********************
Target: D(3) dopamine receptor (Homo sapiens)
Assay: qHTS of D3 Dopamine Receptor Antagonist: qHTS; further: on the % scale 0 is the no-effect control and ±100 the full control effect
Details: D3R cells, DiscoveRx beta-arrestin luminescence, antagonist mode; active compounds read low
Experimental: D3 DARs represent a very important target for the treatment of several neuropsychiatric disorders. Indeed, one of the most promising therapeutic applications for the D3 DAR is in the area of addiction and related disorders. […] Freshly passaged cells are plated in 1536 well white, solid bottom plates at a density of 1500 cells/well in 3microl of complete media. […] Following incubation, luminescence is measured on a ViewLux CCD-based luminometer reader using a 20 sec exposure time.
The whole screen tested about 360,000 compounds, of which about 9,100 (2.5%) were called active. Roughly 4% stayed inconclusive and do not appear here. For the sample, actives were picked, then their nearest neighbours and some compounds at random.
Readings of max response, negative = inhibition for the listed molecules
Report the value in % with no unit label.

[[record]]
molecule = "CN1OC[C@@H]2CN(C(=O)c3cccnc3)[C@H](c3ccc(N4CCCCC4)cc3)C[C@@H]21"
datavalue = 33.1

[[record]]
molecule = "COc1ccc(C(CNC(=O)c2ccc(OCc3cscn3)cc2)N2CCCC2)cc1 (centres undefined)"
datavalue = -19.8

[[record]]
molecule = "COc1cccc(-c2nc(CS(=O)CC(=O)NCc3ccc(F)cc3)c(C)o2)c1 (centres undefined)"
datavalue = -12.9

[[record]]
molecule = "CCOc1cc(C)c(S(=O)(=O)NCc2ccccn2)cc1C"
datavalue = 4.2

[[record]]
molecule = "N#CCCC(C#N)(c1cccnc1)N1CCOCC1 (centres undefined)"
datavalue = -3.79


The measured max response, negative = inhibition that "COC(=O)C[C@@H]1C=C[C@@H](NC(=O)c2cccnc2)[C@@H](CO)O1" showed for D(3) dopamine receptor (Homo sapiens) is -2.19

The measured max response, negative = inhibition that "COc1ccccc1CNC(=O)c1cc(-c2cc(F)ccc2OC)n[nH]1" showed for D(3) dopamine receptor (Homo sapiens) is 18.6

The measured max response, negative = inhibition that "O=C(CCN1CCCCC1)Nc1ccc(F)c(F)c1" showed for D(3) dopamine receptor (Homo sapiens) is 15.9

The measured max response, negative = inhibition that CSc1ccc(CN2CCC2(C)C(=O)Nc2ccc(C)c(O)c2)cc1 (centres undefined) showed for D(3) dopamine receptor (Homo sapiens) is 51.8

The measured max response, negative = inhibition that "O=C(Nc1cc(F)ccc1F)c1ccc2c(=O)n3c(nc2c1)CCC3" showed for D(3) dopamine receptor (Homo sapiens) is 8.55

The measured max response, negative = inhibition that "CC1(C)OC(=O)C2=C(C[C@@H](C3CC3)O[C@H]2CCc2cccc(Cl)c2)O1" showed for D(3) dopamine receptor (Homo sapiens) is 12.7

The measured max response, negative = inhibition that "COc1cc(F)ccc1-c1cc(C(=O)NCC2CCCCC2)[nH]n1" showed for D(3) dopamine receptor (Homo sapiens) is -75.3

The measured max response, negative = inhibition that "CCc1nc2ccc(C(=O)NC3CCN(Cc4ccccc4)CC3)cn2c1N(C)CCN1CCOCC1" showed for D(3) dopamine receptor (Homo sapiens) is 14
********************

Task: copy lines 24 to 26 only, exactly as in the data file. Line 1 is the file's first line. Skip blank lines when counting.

The measured max response, negative = inhibition that "COc1ccccc1CNC(=O)c1cc(-c2cc(F)ccc2OC)n[nH]1" showed for D(3) dopamine receptor (Homo sapiens) is 18.6

The measured max response, negative = inhibition that "O=C(CCN1CCCCC1)Nc1ccc(F)c(F)c1" showed for D(3) dopamine receptor (Homo sapiens) is 15.9

The measured max response, negative = inhibition that CSc1ccc(CN2CCC2(C)C(=O)Nc2ccc(C)c(O)c2)cc1 (centres undefined) showed for D(3) dopamine receptor (Homo sapiens) is 51.8